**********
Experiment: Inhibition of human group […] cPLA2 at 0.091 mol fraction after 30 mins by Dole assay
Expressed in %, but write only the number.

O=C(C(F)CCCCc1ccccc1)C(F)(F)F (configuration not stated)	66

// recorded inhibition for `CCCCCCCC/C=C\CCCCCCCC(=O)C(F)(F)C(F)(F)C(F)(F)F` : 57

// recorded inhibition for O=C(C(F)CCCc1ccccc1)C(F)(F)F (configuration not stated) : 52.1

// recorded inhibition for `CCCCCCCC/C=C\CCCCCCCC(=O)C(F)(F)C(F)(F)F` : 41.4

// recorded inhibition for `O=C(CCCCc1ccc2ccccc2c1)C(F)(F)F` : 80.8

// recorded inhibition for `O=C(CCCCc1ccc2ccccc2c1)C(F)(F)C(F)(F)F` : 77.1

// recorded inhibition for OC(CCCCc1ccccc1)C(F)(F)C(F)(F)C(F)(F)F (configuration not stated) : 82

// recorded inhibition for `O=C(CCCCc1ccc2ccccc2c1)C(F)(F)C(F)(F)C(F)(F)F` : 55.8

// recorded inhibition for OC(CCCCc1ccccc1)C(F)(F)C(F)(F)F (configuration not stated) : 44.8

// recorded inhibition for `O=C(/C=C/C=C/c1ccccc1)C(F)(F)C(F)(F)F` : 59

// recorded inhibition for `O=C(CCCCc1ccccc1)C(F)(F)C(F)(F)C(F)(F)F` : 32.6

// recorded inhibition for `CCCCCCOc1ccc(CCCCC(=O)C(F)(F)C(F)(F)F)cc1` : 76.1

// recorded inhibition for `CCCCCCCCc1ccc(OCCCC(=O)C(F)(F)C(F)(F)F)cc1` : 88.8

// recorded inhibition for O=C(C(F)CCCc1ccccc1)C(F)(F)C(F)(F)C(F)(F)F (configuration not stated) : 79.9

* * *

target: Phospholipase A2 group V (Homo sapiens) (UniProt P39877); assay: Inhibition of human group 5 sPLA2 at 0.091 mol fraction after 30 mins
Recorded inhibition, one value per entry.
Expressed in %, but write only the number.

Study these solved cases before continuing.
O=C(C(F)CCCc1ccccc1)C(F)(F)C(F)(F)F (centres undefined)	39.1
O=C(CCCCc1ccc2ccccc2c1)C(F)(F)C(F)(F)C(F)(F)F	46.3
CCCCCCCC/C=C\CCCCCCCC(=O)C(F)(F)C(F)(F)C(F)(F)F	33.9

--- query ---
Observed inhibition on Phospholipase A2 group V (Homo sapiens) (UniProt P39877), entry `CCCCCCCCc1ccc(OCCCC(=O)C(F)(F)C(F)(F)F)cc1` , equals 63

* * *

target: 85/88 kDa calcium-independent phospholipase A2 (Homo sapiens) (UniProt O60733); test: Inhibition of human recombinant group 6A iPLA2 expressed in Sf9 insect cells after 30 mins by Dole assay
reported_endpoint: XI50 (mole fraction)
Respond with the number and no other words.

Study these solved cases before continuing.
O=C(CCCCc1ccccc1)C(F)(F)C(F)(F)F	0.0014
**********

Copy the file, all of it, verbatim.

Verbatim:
Experiment: Inhibition of human group […] cPLA2 at 0.091 mol fraction after 30 mins by Dole assay
Expressed in %, but write only the number.

O=C(C(F)CCCCc1ccccc1)C(F)(F)F (configuration not stated)	66

// recorded inhibition for `CCCCCCCC/C=C\CCCCCCCC(=O)C(F)(F)C(F)(F)C(F)(F)F` : 57

// recorded inhibition for O=C(C(F)CCCc1ccccc1)C(F)(F)F (configuration not stated) : 52.1

// recorded inhibition for `CCCCCCCC/C=C\CCCCCCCC(=O)C(F)(F)C(F)(F)F` : 41.4

// recorded inhibition for `O=C(CCCCc1ccc2ccccc2c1)C(F)(F)F` : 80.8

// recorded inhibition for `O=C(CCCCc1ccc2ccccc2c1)C(F)(F)C(F)(F)F` : 77.1

// recorded inhibition for OC(CCCCc1ccccc1)C(F)(F)C(F)(F)C(F)(F)F (configuration not stated) : 82

// recorded inhibition for `O=C(CCCCc1ccc2ccccc2c1)C(F)(F)C(F)(F)C(F)(F)F` : 55.8

// recorded inhibition for OC(CCCCc1ccccc1)C(F)(F)C(F)(F)F (configuration not stated) : 44.8

// recorded inhibition for `O=C(/C=C/C=C/c1ccccc1)C(F)(F)C(F)(F)F` : 59

// recorded inhibition for `O=C(CCCCc1ccccc1)C(F)(F)C(F)(F)C(F)(F)F` : 32.6

// recorded inhibition for `CCCCCCOc1ccc(CCCCC(=O)C(F)(F)C(F)(F)F)cc1` : 76.1

// recorded inhibition for `CCCCCCCCc1ccc(OCCCC(=O)C(F)(F)C(F)(F)F)cc1` : 88.8

// recorded inhibition for O=C(C(F)CCCc1ccccc1)C(F)(F)C(F)(F)C(F)(F)F (configuration not stated) : 79.9

* * *

target: Phospholipase A2 group V (Homo sapiens) (UniProt P39877); assay: Inhibition of human group 5 sPLA2 at 0.091 mol fraction after 30 mins
Recorded inhibition, one value per entry.
Expressed in %, but write only the number.

Study these solved cases before continuing.
O=C(C(F)CCCc1ccccc1)C(F)(F)C(F)(F)F (centres undefined)	39.1
O=C(CCCCc1ccc2ccccc2c1)C(F)(F)C(F)(F)C(F)(F)F	46.3
CCCCCCCC/C=C\CCCCCCCC(=O)C(F)(F)C(F)(F)C(F)(F)F	33.9

--- query ---
Observed inhibition on Phospholipase A2 group V (Homo sapiens) (UniProt P39877), entry `CCCCCCCCc1ccc(OCCCC(=O)C(F)(F)C(F)(F)F)cc1` , equals 63

* * *

target: 85/88 kDa calcium-independent phospholipase A2 (Homo sapiens) (UniProt O60733); test: Inhibition of human recombinant group 6A iPLA2 expressed in Sf9 insect cells after 30 mins by Dole assay
reported_endpoint: XI50 (mole fraction)
Respond with the number and no other words.

Study these solved cases before continuing.
O=C(CCCCc1ccccc1)C(F)(F)C(F)(F)F	0.0014